Teaching Online: What Have We Learned?

On Friday, October 9, the Center for Educational Resources (CER) hosted an online session, “Teaching Online: What Have We Learned?” where faculty were able to share and discuss best practices based on their experiences teaching online.  Mike Reese, director of the CER and faculty member in Sociology, and Allon Brann, teaching support specialist at the CER, moderated the discussion, structuring it with a few guiding questions as outlined below:

What is something you are doing differently this semester online that you will continue to do when you are back in the classroom?

Jamie Young from Chemistry described how he is using tools such as MS Teams and Slack to build classroom community. He anticipated students feeling isolated in an online environment, so he set up spaces for casual conversation for them to communicate and get to know one another. He said it has definitely encouraged and increased conversation among students. When asked how he motivates students to participate in these environments, Young responded that he made their participation a very small part of their grade. Young and his TAs make it a point to respond right away when students post to these spaces so that students know this is an active space and that they are being heard. This level of responsiveness has also helped boost participation. Back in the classroom, Young plans to continue using these tools for informal office hours.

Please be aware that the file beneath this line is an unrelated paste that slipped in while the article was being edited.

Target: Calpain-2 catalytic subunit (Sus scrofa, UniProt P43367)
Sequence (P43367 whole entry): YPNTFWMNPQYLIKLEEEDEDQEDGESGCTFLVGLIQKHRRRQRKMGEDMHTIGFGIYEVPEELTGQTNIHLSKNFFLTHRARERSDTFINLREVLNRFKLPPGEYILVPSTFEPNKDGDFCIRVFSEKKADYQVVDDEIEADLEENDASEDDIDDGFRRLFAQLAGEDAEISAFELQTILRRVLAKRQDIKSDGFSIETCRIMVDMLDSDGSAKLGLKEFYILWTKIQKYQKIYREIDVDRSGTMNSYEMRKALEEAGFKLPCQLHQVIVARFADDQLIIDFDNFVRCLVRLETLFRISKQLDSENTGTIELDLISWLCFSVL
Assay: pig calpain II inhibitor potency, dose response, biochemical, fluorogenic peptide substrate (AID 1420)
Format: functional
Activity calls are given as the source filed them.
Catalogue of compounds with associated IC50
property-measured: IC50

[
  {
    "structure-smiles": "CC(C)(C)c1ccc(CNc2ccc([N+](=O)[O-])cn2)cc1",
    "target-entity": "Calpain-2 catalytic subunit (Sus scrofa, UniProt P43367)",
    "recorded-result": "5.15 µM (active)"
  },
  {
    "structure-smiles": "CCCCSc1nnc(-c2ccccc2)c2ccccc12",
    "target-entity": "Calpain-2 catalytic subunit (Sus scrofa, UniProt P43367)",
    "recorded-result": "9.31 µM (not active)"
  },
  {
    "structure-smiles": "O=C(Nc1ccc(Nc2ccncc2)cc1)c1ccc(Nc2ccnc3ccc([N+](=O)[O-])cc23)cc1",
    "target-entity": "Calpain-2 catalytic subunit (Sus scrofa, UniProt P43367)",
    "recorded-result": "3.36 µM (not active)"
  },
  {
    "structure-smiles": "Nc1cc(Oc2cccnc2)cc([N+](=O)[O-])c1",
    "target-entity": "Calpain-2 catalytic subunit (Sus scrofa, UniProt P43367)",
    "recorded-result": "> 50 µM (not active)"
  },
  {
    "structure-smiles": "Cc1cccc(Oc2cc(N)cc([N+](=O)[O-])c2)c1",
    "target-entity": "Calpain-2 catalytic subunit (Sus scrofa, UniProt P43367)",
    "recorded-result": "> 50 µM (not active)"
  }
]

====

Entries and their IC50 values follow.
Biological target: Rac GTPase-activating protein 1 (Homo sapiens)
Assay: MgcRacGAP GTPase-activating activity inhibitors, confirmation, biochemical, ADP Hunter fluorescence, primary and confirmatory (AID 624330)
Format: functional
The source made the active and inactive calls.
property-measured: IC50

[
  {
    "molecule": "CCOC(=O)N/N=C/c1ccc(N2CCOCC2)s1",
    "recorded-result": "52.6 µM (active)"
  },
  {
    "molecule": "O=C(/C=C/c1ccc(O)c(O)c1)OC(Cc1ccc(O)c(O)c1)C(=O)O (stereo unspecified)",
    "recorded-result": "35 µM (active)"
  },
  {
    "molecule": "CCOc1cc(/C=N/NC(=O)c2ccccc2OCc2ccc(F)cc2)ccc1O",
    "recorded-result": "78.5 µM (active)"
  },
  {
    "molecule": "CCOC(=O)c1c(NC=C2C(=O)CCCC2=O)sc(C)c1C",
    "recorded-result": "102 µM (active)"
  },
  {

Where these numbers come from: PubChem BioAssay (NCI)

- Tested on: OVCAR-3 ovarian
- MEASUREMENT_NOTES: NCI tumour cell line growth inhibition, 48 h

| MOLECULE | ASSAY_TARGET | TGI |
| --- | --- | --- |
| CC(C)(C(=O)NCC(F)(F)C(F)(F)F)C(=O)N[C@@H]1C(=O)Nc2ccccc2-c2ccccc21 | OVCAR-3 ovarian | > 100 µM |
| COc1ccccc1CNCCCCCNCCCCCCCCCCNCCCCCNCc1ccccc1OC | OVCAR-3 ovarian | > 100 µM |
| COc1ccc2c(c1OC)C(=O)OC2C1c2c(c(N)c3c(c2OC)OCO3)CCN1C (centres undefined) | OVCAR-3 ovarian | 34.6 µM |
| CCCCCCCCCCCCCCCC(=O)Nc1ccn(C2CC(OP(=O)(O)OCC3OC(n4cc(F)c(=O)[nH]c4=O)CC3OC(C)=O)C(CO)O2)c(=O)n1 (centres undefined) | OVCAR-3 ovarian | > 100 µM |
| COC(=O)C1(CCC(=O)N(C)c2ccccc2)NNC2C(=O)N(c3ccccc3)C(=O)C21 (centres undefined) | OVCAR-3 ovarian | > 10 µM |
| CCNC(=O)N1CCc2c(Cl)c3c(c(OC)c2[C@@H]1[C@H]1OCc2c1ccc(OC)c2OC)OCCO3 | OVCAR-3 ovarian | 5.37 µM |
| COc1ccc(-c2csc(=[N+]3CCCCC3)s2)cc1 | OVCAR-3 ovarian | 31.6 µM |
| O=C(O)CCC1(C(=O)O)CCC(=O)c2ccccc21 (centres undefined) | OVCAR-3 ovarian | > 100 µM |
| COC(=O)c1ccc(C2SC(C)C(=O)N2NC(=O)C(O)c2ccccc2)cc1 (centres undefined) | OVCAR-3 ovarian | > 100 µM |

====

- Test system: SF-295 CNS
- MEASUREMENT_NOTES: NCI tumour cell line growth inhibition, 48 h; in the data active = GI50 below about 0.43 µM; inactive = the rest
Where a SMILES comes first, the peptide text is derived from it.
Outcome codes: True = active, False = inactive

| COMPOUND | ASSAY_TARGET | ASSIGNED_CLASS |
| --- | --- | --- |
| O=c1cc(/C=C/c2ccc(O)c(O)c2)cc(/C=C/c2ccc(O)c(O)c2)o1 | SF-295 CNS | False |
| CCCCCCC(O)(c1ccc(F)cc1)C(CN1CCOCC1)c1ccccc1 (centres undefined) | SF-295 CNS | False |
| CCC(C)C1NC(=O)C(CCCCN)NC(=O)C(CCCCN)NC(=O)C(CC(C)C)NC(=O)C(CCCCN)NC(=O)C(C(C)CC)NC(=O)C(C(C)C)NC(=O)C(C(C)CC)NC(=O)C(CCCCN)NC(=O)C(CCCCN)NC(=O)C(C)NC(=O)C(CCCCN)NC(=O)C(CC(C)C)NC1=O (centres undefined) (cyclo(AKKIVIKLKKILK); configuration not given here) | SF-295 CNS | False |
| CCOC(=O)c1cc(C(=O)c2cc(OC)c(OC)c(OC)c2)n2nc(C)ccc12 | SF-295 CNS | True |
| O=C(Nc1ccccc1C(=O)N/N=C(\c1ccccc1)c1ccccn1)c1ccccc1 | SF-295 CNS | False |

Rachel Sangree from Civil and Systems Engineering shared that she has been holding evening office hours and what a difference it has made in the number of students who attend.  Acknowledging that it is sometimes exhausting, she stated that she sees more students now than ever before. When we’re back in the classroom, Sangree plans to continue to hold evening office hours, but perhaps not quite as late as she offers currently.

Alison Papadakis from Psychological and Brain Sciences described how she has adapted the “think pair share” active learning strategy to an online environment. Students are split into groups and assigned breakout rooms in Zoom, then use Google Sheets to record their ideas and notes while they’re in the rooms. This allows Papadakis to monitor the progress of students without having to manually drop in to each of the rooms. She is also able to add her own comments directly to the sheets in real time as students work on them. It was noted that separate tabs are created for each group in Google Sheets, so each group has its own space to work.  Initially Papadakis was concerned that students would feel like she was ‘spying’ on them and wouldn’t like this method, but so far the feedback has been positive.  Jamie Young shared a tutorial he put together on this topic: https://docs.google.com/document/d/1uvRB38GHIKNaxQL-dN-9vpWgC43Yslssyz_jh2uPtno/edit